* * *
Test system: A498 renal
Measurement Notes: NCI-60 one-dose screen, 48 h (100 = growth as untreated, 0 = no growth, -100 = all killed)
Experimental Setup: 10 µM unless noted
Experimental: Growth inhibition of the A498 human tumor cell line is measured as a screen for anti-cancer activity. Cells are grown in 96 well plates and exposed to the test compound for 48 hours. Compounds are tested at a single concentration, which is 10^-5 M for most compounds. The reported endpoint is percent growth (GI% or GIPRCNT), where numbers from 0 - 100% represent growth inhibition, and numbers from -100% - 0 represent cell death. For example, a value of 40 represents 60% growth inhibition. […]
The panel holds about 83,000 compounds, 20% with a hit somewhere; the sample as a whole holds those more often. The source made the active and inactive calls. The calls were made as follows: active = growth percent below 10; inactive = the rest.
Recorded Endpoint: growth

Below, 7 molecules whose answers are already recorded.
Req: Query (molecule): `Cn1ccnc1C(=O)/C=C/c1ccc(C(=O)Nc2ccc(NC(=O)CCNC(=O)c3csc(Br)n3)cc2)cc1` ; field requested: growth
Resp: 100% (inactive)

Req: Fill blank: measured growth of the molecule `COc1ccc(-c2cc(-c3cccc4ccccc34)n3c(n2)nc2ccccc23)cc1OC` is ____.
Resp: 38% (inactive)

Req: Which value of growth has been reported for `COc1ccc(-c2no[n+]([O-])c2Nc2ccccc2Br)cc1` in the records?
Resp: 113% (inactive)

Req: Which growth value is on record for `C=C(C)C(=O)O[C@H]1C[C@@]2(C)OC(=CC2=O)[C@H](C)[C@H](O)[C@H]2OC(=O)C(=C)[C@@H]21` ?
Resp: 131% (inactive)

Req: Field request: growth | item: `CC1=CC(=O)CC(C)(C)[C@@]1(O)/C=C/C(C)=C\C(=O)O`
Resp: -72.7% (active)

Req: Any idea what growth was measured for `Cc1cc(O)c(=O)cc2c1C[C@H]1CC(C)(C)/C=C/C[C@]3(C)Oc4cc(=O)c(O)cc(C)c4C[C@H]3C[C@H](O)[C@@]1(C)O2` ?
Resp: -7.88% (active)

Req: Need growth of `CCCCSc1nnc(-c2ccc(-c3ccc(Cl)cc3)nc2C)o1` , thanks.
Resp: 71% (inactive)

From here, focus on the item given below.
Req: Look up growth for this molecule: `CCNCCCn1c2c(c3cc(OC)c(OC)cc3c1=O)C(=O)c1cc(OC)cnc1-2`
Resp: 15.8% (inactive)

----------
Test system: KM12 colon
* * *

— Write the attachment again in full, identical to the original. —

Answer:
Test system: A498 renal
Measurement Notes: NCI-60 one-dose screen, 48 h (100 = growth as untreated, 0 = no growth, -100 = all killed)
Experimental Setup: 10 µM unless noted
Experimental: Growth inhibition of the A498 human tumor cell line is measured as a screen for anti-cancer activity. Cells are grown in 96 well plates and exposed to the test compound for 48 hours. Compounds are tested at a single concentration, which is 10^-5 M for most compounds. The reported endpoint is percent growth (GI% or GIPRCNT), where numbers from 0 - 100% represent growth inhibition, and numbers from -100% - 0 represent cell death. For example, a value of 40 represents 60% growth inhibition. […]
The panel holds about 83,000 compounds, 20% with a hit somewhere; the sample as a whole holds those more often. The source made the active and inactive calls. The calls were made as follows: active = growth percent below 10; inactive = the rest.
Recorded Endpoint: growth

Below, 7 molecules whose answers are already recorded.
Req: Query (molecule): `Cn1ccnc1C(=O)/C=C/c1ccc(C(=O)Nc2ccc(NC(=O)CCNC(=O)c3csc(Br)n3)cc2)cc1` ; field requested: growth
Resp: 100% (inactive)

Req: Fill blank: measured growth of the molecule `COc1ccc(-c2cc(-c3cccc4ccccc34)n3c(n2)nc2ccccc23)cc1OC` is ____.
Resp: 38% (inactive)

Req: Which value of growth has been reported for `COc1ccc(-c2no[n+]([O-])c2Nc2ccccc2Br)cc1` in the records?
Resp: 113% (inactive)

Req: Which growth value is on record for `C=C(C)C(=O)O[C@H]1C[C@@]2(C)OC(=CC2=O)[C@H](C)[C@H](O)[C@H]2OC(=O)C(=C)[C@@H]21` ?
Resp: 131% (inactive)

Req: Field request: growth | item: `CC1=CC(=O)CC(C)(C)[C@@]1(O)/C=C/C(C)=C\C(=O)O`
Resp: -72.7% (active)

Req: Any idea what growth was measured for `Cc1cc(O)c(=O)cc2c1C[C@H]1CC(C)(C)/C=C/C[C@]3(C)Oc4cc(=O)c(O)cc(C)c4C[C@H]3C[C@H](O)[C@@]1(C)O2` ?
Resp: -7.88% (active)

Req: Need growth of `CCCCSc1nnc(-c2ccc(-c3ccc(Cl)cc3)nc2C)o1` , thanks.
Resp: 71% (inactive)

From here, focus on the item given below.
Req: Look up growth for this molecule: `CCNCCCn1c2c(c3cc(OC)c(OC)cc3c1=O)C(=O)c1cc(OC)cnc1-2`
Resp: 15.8% (inactive)

----------
Test system: KM12 colon